We suggest it is not only society’s discourses and choices that need to be reexamined; systemic inequality and sexism need to be deconstructed too. The story is incomplete if we just talk about specific technologies that women choose without simultaneously talking about institutions and historical context. In other words, we have the capacity to simultaneously respect women’s choices—both those who choose to use so-called modern technology and those who opt for alternative approaches to cooking—and be critical of the patriarchal systems that limit those choices.
Take the different types of women that Bernstein presents to make her argument. These actors are either the middle- and upper-class women who “choose” to use more time-intensive methods to cook for their families (with the associated positive health and social/cultural/political benefits) versus the working-class and poor women who “choose” modern technology to manage an anxious and uncertain economic life. In our view these choices are situational, and to valorize or critique one or the other is a false dichotomy, particularly if that critique is at the cost or benefit of the other.
Intersectional feminism tells us that, while women likely share some experiences, their differing roles and identities based on ideas about race or class result in divergent experiences, and thus, different choices that make sense to them. To generally valorize one choice over the other is problematic, especially without taking those experiences into account.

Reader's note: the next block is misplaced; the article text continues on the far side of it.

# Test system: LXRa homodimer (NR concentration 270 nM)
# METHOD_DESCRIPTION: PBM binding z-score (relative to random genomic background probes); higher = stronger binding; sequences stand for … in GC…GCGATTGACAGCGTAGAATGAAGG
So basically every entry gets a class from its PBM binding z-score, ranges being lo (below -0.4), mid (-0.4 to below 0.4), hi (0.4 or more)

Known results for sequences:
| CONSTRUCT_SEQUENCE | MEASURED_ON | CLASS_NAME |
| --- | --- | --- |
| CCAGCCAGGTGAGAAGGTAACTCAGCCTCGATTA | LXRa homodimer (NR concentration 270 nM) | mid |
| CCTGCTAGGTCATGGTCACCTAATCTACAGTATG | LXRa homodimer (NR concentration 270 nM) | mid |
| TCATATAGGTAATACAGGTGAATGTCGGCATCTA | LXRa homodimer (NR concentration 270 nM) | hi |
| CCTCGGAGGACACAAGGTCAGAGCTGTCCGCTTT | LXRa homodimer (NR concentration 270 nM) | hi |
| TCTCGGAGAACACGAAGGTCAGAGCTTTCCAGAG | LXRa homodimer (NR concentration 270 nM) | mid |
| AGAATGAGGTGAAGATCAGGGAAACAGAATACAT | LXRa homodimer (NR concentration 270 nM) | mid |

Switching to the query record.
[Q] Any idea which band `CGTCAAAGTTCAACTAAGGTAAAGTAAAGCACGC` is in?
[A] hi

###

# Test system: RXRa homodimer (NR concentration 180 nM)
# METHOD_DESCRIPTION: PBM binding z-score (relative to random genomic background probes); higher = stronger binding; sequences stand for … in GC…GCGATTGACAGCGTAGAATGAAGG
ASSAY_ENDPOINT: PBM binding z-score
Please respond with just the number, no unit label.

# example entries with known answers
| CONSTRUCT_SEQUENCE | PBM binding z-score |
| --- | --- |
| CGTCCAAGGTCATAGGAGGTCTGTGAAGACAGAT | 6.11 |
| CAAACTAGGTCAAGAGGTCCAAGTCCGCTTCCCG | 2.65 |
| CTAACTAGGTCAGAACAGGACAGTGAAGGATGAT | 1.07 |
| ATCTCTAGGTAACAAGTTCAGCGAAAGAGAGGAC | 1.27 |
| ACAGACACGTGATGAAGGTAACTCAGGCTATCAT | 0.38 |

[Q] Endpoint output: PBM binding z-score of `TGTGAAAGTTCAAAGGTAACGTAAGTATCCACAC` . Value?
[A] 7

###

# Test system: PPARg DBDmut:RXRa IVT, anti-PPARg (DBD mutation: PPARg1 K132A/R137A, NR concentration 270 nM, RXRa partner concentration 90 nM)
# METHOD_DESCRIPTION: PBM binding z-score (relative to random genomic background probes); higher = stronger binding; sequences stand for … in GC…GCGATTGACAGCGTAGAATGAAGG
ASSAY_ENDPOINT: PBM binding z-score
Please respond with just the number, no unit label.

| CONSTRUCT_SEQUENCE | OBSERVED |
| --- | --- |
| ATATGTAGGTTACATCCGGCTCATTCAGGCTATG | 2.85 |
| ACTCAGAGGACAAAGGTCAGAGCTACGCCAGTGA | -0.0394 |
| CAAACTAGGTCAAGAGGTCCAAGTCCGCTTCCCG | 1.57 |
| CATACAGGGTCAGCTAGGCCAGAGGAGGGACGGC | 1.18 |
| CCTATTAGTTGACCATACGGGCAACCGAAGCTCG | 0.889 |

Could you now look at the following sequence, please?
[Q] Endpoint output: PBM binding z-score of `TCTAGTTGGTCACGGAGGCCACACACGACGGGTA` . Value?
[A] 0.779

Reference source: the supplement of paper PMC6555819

Bernstein’s critique doesn’t seem to cut both ways. If it is unreasonable to critique a working-class woman for choosing technology, then it seems equally unreasonable to critique the more privileged woman for choosing a time-intensive cooking approach. Valorizing the working-class woman’s technology choices feels a bit knee-jerk too. Nobody’s decisions are without histories and contexts. People do not live in a world that is a free market of choices.
We don’t disagree with Bernstein’s general point. It is elitist and sexist to critique our working-class comrades for their consumption choices, particularly if it reinforces privilege over others. But a critique is only worthy if it is pointed at our subjects of study and ourselves. To point feminism outward without pointing it back at ourselves (or the communities we are valorizing) is a form of orientalism. One community’s necessary choices do not make another community’s choices good or bad.
So what would these feminists say about the modernist/environmentalist dichotomy? Well, it is more complicated. Both systems and individual choices are implicated in socio-ecological challenges. Costs, benefits, choices, systems, and privileges should all be a part of our analysis. And fortunately we have the tools to wrestle with this. Intersectional feminism compels us to look at different choices through the diverse, intersecting identities that women embody just as we work to deconstruct the institutions and histories that limit those choices. It is our job to continually nuance these frameworks and advance a system that appropriately provides choices while simultaneously respecting how people choose to provide nourishment and sustenance for their families.